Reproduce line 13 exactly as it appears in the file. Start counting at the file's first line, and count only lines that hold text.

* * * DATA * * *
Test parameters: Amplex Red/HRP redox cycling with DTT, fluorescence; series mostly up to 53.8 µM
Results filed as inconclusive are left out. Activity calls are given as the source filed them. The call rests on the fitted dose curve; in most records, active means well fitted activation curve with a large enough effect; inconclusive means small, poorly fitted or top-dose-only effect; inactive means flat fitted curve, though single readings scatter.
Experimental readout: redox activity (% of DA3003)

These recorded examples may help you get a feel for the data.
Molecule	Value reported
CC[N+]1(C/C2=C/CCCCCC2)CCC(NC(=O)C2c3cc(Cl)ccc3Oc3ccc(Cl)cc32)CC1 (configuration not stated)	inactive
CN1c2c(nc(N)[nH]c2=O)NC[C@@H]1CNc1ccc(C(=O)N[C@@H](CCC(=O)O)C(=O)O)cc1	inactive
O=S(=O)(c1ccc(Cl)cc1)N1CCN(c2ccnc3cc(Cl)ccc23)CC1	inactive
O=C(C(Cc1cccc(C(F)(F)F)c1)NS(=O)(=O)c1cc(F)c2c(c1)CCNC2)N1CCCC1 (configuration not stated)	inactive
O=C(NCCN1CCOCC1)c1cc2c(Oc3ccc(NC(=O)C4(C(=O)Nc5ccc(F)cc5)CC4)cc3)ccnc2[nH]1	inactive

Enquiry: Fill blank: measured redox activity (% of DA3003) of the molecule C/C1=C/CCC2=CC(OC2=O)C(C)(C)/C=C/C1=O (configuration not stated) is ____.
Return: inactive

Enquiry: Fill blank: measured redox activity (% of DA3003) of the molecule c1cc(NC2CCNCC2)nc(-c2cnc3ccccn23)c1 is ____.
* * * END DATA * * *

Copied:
Enquiry: Fill blank: measured redox activity (% of DA3003) of the molecule c1cc(NC2CCNCC2)nc(-c2cnc3ccccn23)c1 is ____.